The Ann Arbor News, Saturday, August 12,1972
Late Eastern Orthodox Leader To Be Honored
By Mary Jo Frank
(News Religion Writer)
A 40-day memorial mass for the late Athenagoras I, the former Archbishop of Constantinople (modern Istanbul), will be held at 11 a.m. Sunday at St. Nicholas Greek Orthodox Church.
The ecumenical service will include representatives from the Lutheran and Roman Catholic faiths as well as the Rev. Robert Potts of St. Andrew’s Episcopal and the Rev. Charles Gensheimer of Westminster Presbyterian Church and vice president of the Washtenaw County Council of Churches.
Fr. Athenagoras Aneste of St. Nicholas says a memorial service 40 days after the death of a person is customary in the Greek Orthodox Church.
Fr. Aneste was one of 10 priests from the Archdiocese of North and South America of the Greek Orthodox Church who was allowed to attend the funeral of the Patriarch held last month in Istanbul.
The priest says he was selected to go because he has the late Patriarch’s name and knew him personally, and also because he expressed an interest in attending the funeral.
The late Athenagoras I was Archbishop of North and South America from 1927 to 1948. He consecrated St. Nicholas in 1936.
Fr. Aneste met the Patriarch when he was 17 years old. Through some bold maneuvering and a telegram, the boy who wanted to be a Greek Orthodox priest was granted an interview with Athenagoras.
When it came time for Fr. Aneste to become a priest, Athenagoras wanted him to take his name. Fr. Aneste says he believes he is one of three priests who bears the name Athenagoras.
When Athenagoras died, the Turkish government put restrictions on who could enter the country to attend the funeral. The Turkish government also eliminated five of the most likely successors to the position of Archbishop of Constantinople, Fr. Aneste says.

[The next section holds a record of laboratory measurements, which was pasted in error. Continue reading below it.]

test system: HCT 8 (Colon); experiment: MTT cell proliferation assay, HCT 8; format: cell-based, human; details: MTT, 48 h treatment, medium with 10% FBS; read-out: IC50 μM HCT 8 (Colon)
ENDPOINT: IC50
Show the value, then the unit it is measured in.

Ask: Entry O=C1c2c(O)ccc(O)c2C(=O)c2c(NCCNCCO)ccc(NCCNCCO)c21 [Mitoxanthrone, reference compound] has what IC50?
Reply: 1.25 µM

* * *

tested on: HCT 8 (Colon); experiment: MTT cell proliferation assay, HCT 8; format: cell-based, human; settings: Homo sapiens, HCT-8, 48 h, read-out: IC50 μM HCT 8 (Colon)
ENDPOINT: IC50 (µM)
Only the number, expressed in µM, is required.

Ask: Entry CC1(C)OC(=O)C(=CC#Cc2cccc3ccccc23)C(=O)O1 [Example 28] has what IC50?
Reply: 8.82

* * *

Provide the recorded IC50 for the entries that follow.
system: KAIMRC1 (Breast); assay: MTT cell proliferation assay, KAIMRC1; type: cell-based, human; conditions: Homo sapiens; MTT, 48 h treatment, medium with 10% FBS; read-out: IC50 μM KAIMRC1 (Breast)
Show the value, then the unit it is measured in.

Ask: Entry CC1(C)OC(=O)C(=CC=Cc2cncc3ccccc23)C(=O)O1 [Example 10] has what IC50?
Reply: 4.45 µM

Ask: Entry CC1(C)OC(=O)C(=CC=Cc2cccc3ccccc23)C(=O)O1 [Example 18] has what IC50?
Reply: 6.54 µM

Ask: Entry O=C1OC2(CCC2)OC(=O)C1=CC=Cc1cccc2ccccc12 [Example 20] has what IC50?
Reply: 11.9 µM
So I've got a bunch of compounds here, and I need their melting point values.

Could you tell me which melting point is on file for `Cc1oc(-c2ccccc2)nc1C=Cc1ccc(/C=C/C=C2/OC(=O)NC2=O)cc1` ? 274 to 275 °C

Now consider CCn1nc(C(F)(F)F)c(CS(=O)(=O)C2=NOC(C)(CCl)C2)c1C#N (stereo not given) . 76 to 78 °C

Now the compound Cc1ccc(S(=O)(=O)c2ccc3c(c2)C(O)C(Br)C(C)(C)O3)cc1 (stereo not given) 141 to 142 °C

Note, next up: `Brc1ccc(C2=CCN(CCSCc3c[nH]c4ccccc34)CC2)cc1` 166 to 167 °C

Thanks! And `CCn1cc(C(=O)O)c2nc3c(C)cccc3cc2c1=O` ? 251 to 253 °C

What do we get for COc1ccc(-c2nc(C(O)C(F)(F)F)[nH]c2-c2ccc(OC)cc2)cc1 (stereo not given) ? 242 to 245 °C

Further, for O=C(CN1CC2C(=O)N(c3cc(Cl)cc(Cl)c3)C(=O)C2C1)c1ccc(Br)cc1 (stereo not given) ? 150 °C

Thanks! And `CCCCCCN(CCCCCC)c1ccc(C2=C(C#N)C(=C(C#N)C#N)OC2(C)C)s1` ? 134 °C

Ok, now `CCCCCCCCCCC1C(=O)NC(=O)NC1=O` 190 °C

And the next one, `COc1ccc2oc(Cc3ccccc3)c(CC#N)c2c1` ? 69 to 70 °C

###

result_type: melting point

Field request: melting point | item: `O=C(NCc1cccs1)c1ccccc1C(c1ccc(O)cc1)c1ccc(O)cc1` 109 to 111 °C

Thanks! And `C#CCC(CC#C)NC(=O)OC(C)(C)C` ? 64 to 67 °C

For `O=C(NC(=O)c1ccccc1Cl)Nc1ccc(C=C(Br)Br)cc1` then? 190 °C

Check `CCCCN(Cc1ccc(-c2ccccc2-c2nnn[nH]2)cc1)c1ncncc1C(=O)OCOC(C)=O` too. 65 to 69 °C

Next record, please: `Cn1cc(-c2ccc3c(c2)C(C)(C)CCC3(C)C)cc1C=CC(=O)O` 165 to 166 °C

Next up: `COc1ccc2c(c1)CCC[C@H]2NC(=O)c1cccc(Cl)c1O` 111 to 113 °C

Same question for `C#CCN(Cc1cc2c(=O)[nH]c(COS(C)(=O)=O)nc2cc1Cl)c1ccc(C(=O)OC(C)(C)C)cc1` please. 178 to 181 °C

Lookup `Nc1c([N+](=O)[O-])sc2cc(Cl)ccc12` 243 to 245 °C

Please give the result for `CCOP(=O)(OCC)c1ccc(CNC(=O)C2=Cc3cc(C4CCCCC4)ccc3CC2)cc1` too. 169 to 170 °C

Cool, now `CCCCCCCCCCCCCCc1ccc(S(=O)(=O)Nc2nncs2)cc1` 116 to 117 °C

Fr. Aneste says the barring of certain leaders in the Greek Orthodox Church from Turkey is just part of a long period of antagonism between the Greek and Turkish people.
In 1453 the Turks took over Istanbul, the seat of the Greek Orthodox patriarchate since 325 when the Christian Church in the East was founded.
During World War I the Greeks started to regain their lost territory, but with the end of the war, the Turks were given Istanbul through the treaty of Lausanne in 1922.
“Since then the Turks have exerted systematic pressure on the Greek Orthodox people to leave Istanbul,” Fr. Aneste says. Twenty years ago there were more than 300,000 Greek Orthodox persons in the predominately Moslem city of Istanbul. Now t h e r e are 30,000.
He says in 1956 and 1963 the Turks rioted and looted the Patriarchate, the religious center of the Eastern Orthodox faith.
One reason Archbishop Iakovos, head of the Greek Orthodox Church in America, was barred from the funeral and election of the new Patriarch was because he had retaliated against the rioting through pressure of the U.S. government, Fr. Aneste says.
Fr. Aneste says thousands of telegrams were sent to the president of the U.S. during the time of the rioting, and through the U.S. ambassador the Turks were told to stop the riots. Turkey held Iakovos responsible for the pressure and since then he has been barred from the country.
The election of Patriarch Dimitrios I as leader of the world’s 250 million Eastern Orthodox believers was a surprise to most observers and Dimitrios himself.
Fr. Aneste says Dimitrios, 58, was the youngest member of the Synod of Istanbul. He had just been elected archbishop seven months earlier.
“He hasn’t done anything to antagonize the Turks yet. As a young man he will definitely have the vigor and insight to continue the work of Athenagoras,” Fr. Aneste says.
In a private audience with Fr. Aneste, Patriarch Dimitrios told him he plans to do extensive traveling to meet members of the Orthodox Church and leaders of other faiths.
As an example of the discrimination and antagonism present in Istanbul toward members of the Greek Orthodox faith, Fr. Aneste says a cab driver drove him around in circles rather than to the Patriarchate when he learned he was a Greek Orthodox priest.
Fr. Aneste says for historical reasons the church would be reluctant to relocate. Even though the Turks have held the territory for 500 years, Fr. Aneste says the Greeks had it long before 325.
“Constantinople is our holy land. It is not proper to take the land away,” Fr. Aneste says. He adds 262 patriarchs have been buried there.
Fr. Aneste says in event the church did have to move its headquarters, the Island of Rhodes, Mount Athos in Greece and Geneva are alternatives to consider.
“It is much too early to tell,” Fr. Aneste says. It would be a major, major move. It would require a lot of study and preparation.”
Fr. Aneste Pays His Respect To The Late Athenagoras I